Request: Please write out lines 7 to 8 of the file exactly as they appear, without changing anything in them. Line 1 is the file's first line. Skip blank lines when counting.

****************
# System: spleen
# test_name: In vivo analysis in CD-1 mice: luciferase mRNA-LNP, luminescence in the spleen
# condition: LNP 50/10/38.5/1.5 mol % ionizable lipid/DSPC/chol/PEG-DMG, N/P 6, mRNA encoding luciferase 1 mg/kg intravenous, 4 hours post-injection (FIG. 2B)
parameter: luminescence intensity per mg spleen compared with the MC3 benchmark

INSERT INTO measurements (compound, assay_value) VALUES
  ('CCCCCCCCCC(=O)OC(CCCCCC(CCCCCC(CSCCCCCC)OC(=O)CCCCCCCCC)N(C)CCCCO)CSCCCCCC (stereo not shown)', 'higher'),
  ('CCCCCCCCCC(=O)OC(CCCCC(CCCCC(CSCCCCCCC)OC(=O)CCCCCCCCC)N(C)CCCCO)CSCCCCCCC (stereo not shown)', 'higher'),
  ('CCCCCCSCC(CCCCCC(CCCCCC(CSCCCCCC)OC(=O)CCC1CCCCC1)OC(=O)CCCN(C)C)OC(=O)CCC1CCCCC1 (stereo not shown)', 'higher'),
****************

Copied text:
  ('CCCCCCCCCC(=O)OC(CCCCC(CCCCC(CSCCCCCCC)OC(=O)CCCCCCCCC)N(C)CCCCO)CSCCCCCCC (stereo not shown)', 'higher'),
  ('CCCCCCSCC(CCCCCC(CCCCCC(CSCCCCCC)OC(=O)CCC1CCCCC1)OC(=O)CCCN(C)C)OC(=O)CCC1CCCCC1 (stereo not shown)', 'higher'),